I have skimmed the 4th edition Dungeons and Dragons Monster Manual and DM's guide. I like what they've done but they've clearly been heavily influenced by World of Warcraft. I'm not sure whether this is for good or ill I cannot say - I've always liked WoW's artistic style and it definitely lends itself to the newer, more heroic tone of the 4th edition style but not every sword needs to be glowing and run encrusted, nor does every axe have to contain a gemmed centerpiece and floating blade sections. All that being said, since D&D is the precursor to damned near all types of fantasy gaming you can't really fault them for ripping off one of their own ripoffs.
Now, for the game itself, it is harder to say and I assume this edition will do what all previous editions have done. There will be a period of confusion where people like me wonder if a relatively simple system needed to be streamlined and simplified some more. There will be a six month stretch where people piss and moan about Wizards of the Coast having the sheer fucking GALL to be a business that needs to make a profit and release a new edition. The obvious period of people complaining that they're being forced to buy new books (particularly ironic given how incredibly broad the official expansions have been, never mind third party supplements meaning that almost every concievable setting and rule has been done twice over) The Open Gaming License advocates will whinge for some time too about how this is going to destroy their business (of mainly providing pointless, shit supplements) but overall this is going to be a success one way or the other.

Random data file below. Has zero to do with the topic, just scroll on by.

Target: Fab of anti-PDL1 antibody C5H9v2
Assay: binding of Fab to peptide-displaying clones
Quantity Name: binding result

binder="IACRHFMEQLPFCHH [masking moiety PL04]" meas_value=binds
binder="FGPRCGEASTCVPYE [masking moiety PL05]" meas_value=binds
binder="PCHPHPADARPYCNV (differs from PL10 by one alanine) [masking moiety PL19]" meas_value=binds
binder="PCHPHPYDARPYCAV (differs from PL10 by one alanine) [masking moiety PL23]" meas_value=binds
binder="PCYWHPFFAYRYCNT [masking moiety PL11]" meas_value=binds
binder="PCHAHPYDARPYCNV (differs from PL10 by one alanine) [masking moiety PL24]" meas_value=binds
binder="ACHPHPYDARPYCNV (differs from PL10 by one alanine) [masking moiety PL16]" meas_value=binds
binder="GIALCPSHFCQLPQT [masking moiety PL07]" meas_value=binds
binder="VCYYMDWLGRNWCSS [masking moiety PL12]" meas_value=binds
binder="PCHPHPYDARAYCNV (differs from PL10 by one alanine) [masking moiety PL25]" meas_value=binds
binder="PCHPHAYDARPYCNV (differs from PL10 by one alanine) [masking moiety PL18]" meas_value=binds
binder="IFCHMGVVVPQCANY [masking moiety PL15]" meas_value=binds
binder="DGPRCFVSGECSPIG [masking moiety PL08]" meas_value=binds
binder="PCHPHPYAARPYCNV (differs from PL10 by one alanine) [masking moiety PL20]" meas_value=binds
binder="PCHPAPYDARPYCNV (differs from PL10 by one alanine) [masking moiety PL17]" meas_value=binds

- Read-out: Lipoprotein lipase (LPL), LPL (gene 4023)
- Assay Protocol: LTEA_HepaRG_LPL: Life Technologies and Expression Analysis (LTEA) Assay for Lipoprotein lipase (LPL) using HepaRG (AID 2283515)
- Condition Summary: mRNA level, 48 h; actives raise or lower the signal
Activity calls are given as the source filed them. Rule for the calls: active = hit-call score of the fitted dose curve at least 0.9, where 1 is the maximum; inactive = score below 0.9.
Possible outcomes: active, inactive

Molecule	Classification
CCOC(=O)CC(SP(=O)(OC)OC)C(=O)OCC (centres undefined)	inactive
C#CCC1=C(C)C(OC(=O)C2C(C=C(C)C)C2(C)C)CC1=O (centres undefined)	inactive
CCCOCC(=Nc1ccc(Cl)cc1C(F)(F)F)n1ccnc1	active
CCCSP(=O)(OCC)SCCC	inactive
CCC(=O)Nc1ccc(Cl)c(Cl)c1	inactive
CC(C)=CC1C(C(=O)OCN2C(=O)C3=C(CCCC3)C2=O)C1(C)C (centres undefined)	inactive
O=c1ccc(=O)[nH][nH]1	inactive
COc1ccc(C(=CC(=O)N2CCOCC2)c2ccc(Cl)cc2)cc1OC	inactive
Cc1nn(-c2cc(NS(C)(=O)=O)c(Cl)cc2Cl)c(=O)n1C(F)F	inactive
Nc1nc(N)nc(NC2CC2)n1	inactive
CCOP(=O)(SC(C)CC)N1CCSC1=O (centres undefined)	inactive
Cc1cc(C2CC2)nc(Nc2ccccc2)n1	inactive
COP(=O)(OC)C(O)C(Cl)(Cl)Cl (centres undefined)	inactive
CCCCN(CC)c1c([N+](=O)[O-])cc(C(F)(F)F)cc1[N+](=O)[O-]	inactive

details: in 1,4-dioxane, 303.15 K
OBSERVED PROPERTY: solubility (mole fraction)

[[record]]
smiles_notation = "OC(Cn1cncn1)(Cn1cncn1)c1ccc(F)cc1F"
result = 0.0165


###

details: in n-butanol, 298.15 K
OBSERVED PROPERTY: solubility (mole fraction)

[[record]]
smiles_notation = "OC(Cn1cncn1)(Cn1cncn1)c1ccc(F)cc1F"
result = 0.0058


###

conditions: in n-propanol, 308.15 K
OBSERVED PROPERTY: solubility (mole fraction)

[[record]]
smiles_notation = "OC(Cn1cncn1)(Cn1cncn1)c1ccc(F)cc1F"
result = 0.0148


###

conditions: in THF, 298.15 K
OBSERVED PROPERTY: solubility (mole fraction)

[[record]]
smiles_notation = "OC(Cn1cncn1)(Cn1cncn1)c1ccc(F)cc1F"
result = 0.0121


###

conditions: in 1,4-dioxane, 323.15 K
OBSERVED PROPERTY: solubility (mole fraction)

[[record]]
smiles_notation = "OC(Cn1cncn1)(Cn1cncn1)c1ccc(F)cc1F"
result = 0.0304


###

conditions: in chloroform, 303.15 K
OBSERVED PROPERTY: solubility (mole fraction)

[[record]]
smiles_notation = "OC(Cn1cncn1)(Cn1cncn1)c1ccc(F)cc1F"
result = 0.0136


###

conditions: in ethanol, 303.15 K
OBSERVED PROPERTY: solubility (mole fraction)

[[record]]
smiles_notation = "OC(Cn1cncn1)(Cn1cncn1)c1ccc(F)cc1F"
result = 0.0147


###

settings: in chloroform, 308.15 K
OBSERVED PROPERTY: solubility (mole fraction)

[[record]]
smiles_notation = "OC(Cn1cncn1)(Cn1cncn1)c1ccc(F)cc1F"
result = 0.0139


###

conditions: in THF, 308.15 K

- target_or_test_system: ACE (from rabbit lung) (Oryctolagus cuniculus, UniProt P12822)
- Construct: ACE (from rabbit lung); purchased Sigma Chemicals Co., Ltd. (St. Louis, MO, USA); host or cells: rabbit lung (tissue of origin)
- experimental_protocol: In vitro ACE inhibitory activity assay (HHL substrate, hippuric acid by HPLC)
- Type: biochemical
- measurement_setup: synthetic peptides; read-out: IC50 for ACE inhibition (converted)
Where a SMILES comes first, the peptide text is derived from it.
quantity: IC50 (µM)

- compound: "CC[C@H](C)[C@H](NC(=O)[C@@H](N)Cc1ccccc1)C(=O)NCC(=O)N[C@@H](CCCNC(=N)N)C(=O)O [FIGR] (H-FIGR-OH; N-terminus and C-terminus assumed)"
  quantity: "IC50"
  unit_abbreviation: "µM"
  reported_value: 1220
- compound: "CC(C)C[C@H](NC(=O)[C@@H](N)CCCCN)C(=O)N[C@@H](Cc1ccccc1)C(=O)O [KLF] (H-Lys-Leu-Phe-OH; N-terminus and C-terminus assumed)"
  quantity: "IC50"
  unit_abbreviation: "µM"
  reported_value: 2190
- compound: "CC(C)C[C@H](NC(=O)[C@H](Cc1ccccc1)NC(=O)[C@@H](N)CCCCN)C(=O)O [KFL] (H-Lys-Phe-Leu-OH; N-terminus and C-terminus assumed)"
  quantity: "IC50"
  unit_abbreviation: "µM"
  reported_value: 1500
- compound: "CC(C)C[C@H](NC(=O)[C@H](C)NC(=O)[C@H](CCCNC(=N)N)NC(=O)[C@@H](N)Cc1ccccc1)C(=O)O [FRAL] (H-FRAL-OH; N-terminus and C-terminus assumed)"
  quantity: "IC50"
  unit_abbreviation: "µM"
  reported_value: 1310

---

The basic first impression is that the streamlining of the rules and generally bombastic illustratative style means we're supposed to be playing much more epic games. The system feels a little like the new World of Darkness rule set and this is definitely for the positive, particularly for magic users who are now in a position to be chucking out a lot more spells and contributing to every fight, not just the first tough one of the day. Where previously a lot of D&D games felt like a protracted session of Baldur's Gate where premature use of your Mage's sole fireball would mean the party had to head back to town to rest for eight hours and tended to make them a somewhat useless knifethrower at the back, praying that no one flanked the party, now they can keep on trudging until the bitter end.